2011 has been a big year for mobile phones, and two of the biggest phones to have launched, this year have been Samsung’s Galaxy S II and the recent Motorola RAZR XT910. While they’re close, with regard to specs, each one has a few distinctive “earmarks” that set them apart from the rest of the heavy duty devices out there, right now. In another edition of our Gadget Grudge match, we’ve pitted these two power houses against each other to see who makes it out on top.
Samsung’s Galaxy S II was this year’s “big deal” in the mobile segment. Sure Apple got its spotlight, but when the S II packed in the features into a slim fit that measured just 8.5mm in depth, the industry standard went up. The fact is that the S II managed to outperform a large number of handsets in its class and proved to be a very functional device. It had plenty to offer in terms of media capabilities as well as overall functionality. Features like gesture-based support for various purposes come in very handy. It pulls its weight extremely well and comes off as a feature rich device with great performance scores as well.
Motorola RAZR XT910
Knocking the S II off the slimmest handset pedestal, the RAZR XT910 is a bit late in making an entry this year, but certainly not one you can afford to miss. The RAZR comes off as a very serious piece of mobile hardware. From its Kevlar and splash resistant skin to scratch resistant display and ultra slim shell (7.1mm), the RAZR is, in terms of aesthetics, a very sound device. Motorola has tried to ensure that users get an equal helping of business class features as well as media support for all purposes. An AI like feature called Smart Actions has been pre-loaded onto the RAZR to help enhance the overall functionality of the device.
Well that’s’ a quick overview of the devices themselves. You can read the full reviews by clicking on the links. Here’s our Tech2 Score Sheet with the specs of both devices.
To sum it up, the RAZR wins by a few millimeters both literally and figuratively. When it comes down to it the RAZR, although it doesn’t have a removable battery compartment it is most assuredly of a better build quality and looks and feels sturdier than the S II. The S II, as great a device as it is, comes off as a tad flimsy. In the looks department the RAZR wins hands down.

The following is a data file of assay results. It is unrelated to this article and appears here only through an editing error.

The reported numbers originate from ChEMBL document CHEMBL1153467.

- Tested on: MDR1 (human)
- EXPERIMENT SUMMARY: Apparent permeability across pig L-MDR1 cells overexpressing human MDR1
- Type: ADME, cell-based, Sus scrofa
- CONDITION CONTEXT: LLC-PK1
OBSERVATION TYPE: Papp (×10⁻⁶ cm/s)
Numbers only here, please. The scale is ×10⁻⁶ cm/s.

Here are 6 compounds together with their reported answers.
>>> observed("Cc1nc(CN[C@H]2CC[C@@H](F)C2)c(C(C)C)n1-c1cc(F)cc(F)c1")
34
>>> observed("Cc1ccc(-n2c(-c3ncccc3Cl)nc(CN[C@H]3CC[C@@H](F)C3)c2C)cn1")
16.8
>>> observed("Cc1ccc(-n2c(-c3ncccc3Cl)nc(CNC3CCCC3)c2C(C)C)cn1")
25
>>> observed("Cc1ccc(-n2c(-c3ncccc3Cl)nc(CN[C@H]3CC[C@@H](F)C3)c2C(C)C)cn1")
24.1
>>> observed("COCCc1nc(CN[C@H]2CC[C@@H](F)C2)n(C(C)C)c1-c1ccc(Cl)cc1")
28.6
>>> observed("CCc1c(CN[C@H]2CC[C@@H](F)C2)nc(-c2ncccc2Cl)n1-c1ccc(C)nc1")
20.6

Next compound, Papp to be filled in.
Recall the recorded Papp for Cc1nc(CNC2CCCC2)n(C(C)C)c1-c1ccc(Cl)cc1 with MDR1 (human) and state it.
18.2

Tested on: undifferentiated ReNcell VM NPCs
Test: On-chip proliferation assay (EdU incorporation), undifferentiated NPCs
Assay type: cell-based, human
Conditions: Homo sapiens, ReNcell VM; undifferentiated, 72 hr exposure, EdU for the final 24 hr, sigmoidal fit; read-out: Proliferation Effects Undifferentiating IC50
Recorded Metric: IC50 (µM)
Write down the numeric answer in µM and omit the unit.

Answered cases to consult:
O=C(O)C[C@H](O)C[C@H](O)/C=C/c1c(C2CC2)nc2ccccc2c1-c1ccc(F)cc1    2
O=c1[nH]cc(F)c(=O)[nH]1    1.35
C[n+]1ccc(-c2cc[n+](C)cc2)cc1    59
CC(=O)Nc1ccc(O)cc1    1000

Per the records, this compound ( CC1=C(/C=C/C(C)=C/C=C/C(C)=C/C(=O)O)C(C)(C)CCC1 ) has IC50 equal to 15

Superficial features aside, when it comes down to the nitty-gritty of it all, features and performance also played an equally important role. Both handsets are extremely capable devices. We ran Linpak and AnTuTu tests on both devices to see what kind of synthetic benchmarking we get. We found the Galaxy S II to be far more superior to the RAZR (see table). In overall functionality, although the RAZR had a far smoother UI with more fluid transitions and animations as compared to the S II, we did find that the process itself was a tad quicker on the latter device. While scrolling through web pages though, the S II appeared to have a smoother flow with the RAZR depicting slightly jerkier movements between pages.
A Millimeter slimmer
Both devices are equipped with Super AMOLED displays, but the pixel density and resolution is higher on the RAZR making pictures, video and generic imagery a little sharper with colours a little more vibrant. The white and black tones were also more vivid on Motorola’s offering and visibility in bright daylight conditions was definitely better as well. Picture and video quality was pretty much the same and only a hardcore photographer would be able to pin point issues, colour distortions and other artifacts. The S II is pre-loaded with plenty of codec support, so that takes it a bit ahead, but with free players available on the Android Market, the point is moot. With an HDMI port as opposed to MHL (Mobile Hi-Def Linking) found on the S II, we preferred the most common micro HDMI option to be better.
The Bottom Line
At the end of the day, if you’ve got Rs. 33,000 to spend, and you’re looking for a handset that embodies all of today’s most relevant features, looks good enough to impress the ladies and business competitors and is durable enough to take almost anything, the RAZR XT910 is that device. Mind you, the Samsung S II is a very worthy opponent, but loses out to the RAZR due a few minor things, although its pricing is surely not going to hamper its sales in any way.
Powerhouses all dressed in black
Please feel free to share your views and reasons why you believe either device should be the one to buy.
Publish date: December 22, 2011 9:39 am| Modified date: December 18, 2013 9:11 pm
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